EU bows to pressure, gives member parliaments say in Canada trade deal

Brussels | Reuters –– The European Commission bowed to pressure to give Europe’s parliaments the right to ratify a landmark free-trade deal with Canada, a decision meant to address public concerns but which could wreck Europe’s broader trade strategy.

In the face of popular suspicion about secretive trade deals benefiting big companies, Commission President Jean-Claude Juncker retreated from his position that the multi-billion-euro pact would only need support from European Union governments and the European Parliament to go ahead.

“I have looked at the legal arguments and I have listened to heads of state or government and to national parliaments,” Juncker said in a statement on Tuesday. “The credibility of Europe’s trade policy is at stake.”

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The 1,600-page text, which goes beyond tariffs to reduce transatlantic barriers to business, will now be sent to each of the EU’s 28 national parliaments, and in some cases, such as Belgium, to regional parliaments as well.

Requiring national parliamentary approval for the agreement, first envisaged in 2009, raises the risk it will never be implemented.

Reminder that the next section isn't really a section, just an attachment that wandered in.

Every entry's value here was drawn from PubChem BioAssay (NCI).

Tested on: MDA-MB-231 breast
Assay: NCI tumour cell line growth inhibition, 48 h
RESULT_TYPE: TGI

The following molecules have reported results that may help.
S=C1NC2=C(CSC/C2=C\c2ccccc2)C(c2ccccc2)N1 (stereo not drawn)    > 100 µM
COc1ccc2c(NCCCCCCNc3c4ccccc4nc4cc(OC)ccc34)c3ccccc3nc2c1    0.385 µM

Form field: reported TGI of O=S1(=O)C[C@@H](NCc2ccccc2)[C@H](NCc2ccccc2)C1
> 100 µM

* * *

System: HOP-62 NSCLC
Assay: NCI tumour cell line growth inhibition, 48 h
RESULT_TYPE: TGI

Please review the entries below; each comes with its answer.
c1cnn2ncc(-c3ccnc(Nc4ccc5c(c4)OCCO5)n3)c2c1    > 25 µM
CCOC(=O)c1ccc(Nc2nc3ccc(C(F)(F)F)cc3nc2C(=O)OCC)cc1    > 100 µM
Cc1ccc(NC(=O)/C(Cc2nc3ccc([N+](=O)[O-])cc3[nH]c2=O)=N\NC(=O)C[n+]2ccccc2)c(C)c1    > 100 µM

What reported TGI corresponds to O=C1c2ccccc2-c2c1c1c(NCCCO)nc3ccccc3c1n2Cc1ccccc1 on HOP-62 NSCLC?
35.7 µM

Proponents say it could increase bilateral trade by a fifth to 26 billion euros (C$37.3 billion). But many EU voters have turned against free trade since the global financial crisis, fearing that giving multinationals unfettered access to European markets will destroy jobs.

Italy’s industry minister, Carlo Calenda, warned the agreement was in danger and predicted a far bigger trade deal with the U.S. would collapse, too.

“I think (the U.S. deal) will fall through, and the agreement with Canada is at risk of doing the same. We have been negotiating it for too long,” Calenda said in Rome.

The Commission, the EU’s executive, said it still hoped the deal with Canada could be signed at an EU-Canada leaders’ summit in October, allowing it to come into effect.

As the most ambitious trade agreement the EU has negotiated so far, the accord encompasses financial services, shipping, sustainable development and access to government tenders, as well as food and industrial goods.

But EU Trade Commissioner Cecilia Malmstrom conceded the deal had fallen victim to wider concerns about the impact of globalization and whether foreign companies were too powerful. She blamed EU governments for failing to stand up for the trade deals they had agreed the European Commission should negotiate.

“The risk to EU trade policy is that member states infect this debate by confusing the content of the agreement with the general malaise and anti-globalization feelings,” Malmstrom told a news conference. “Instead of addressing this, the questions and concerns of the citizens are used to boost these feelings.”

— Robin Emmott is a Reuters diplomatic correspondent in Brussels, covering EU foreign affairs. Additional reporting for Reuters by Isla Binnie in Rome.

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